How to use AusDatumTool

The main AusDatumTool dialog has two areas: the input coordinates and the output coordinates. The drop-lists at the top of each allow you to select the datum of your input coordinates (e.g. AGD66) and the datum of the desired output coordinates (e.g. GDA94). You can also select the zone for the map you're working with (e.g. Zone 56 for eastern NSW). The zone is usually shown in the legend area of a printed map. If you choose to enter lat/lon coordinates, then the zone is automatically computed from the longitude when you press the "convert" or "refresh" buttons.

When you enter eastings and northings, remember to include all the digits (e.g 345700). The leading digits of the easting and northing are usually shown on topo maps in a smaller font. Note that the small boxes to the right of the Easting and Northing field display the two components of the 6-digit grid reference for the current easting and northing.

When you press the red arrow (convert) button, all the output coordinates will be computed from the input coordinates using the chosen datum and zone. The medium accuracy formulas from the Geodetic Datum of Australia Technical Manual are used for AGD66/84 and GDA94. These are accurate to about 1 metre.

After performing a conversion you can press the button with the Google Earth icon on it to see this location in Google Earth, if its installed (WGS84, GDA94, and NZGD2000 datums only). You can also choose to save the Google Earth KML file using the "save" button below.

The "Topo map" button brings up a list of the Australian topographical maps which cover your entered coordinate. This feature is only available when the coord type is set to "Easting and Northing". All the Australian 1:25,000, 1:50,000, and 1:100,000 map sheets are supported. From this dialog, you can also press a button to view the map extents as a rectangle in Google Earth and/or export it to a KML file. (This feature uses data from www.anzlic.org.au).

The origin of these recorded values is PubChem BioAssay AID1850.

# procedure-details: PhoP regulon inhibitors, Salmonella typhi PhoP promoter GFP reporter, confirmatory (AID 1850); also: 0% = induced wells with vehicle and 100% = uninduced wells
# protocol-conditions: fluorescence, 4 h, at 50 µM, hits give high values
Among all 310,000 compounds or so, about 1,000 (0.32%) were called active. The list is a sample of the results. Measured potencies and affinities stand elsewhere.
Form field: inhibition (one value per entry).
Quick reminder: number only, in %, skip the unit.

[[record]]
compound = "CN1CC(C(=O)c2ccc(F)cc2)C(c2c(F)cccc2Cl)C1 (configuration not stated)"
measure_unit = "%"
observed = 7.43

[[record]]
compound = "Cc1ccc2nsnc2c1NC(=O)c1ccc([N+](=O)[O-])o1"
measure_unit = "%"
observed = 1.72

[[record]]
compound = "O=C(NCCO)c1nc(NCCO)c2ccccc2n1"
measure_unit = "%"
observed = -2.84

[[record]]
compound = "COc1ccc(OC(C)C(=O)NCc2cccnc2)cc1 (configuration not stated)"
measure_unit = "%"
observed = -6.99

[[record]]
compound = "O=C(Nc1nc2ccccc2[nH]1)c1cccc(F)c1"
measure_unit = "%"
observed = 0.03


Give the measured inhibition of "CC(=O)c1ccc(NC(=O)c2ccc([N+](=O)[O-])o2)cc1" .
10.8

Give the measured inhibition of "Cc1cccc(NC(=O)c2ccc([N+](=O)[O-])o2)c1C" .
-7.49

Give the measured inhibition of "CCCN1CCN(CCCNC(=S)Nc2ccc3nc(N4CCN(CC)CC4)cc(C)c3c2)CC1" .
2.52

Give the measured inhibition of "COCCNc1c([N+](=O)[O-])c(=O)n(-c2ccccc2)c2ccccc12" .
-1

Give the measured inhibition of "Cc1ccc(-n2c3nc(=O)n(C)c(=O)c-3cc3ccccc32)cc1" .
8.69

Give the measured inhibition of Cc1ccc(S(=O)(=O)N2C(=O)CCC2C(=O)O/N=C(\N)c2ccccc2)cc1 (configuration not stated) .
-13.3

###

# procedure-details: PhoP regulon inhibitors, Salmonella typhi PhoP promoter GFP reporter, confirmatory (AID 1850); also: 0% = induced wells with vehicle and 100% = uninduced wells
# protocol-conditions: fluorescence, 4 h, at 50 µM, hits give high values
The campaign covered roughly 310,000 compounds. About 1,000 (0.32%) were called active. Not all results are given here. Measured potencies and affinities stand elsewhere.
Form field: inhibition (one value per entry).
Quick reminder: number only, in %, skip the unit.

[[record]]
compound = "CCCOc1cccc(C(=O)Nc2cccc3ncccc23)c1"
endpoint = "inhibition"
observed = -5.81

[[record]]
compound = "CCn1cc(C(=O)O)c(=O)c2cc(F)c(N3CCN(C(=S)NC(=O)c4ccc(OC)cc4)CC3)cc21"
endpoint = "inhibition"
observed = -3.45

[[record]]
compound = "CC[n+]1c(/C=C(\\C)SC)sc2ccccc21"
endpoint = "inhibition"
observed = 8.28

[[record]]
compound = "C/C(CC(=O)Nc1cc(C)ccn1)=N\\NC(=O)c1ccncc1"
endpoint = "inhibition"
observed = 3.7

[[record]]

If you have a map name and a 6-digit grid reference that you want to look up, then just press the "Topo map" button and select the "Choose my own map" option. This allows you to select the map series (e.g. 1:25,000) and then browse or search for the map name you want. You can then enter the grid ref at the bottom and press the "Use this grid ref" button to make this location your current coordinate in the main dialog. Finally you can click on the Google Earth button on the main dialog to show you where the location is.



A recently added feature is support for pre-1966 Australian maps which use the ANG datum. To use this you will need to first determine a set of at least 3 control points near your area of interest on the old map sheet and then determine their location on modern maps. You will then need to determine the datum shift parameters and enter these into AusDatumTool using the button which appears next to the datum combo box when "ANG" is selected. You can compute these with either the in-built tool, which calculates a 3 parameter datum shift, or you can also use the ComputeDatumShift program to determine the full 7 parameters.


Datum shift parameters which give an accuracy of around 80 metres in the Gosford area.

You can find a step-by-step tutorial about this here.

Batch coordinate conversions

You can also convert a set of coordinates from a comma or space delimited file using the current conversion settings. Note that you must choose the correct coordinate systems for input and output in the main dialog before pressing the "Convert file..." button. You can also choose to output to a Google Earth KML file, but this will only be useful if the output coordinate system is set to GDA94, NZGD2000, or WGS84 Lat/Lon.

Below is an example of a comma delimited (CSV) file which this program accepts as input:

Easting,Northing,Description,Altitude 330000,6300000,"This is my first test point",100 330100,6300100,"This is my second test point",200

Note that for lat/lon input, decimal degrees, degrees minutes, and degrees minutes seconds formats are supported if first selected on the interactive page. For the later two formats, the components must be separated by spaces. e.g. -33 30 10.5


Some example coordinates


Feedback via email is welcome.

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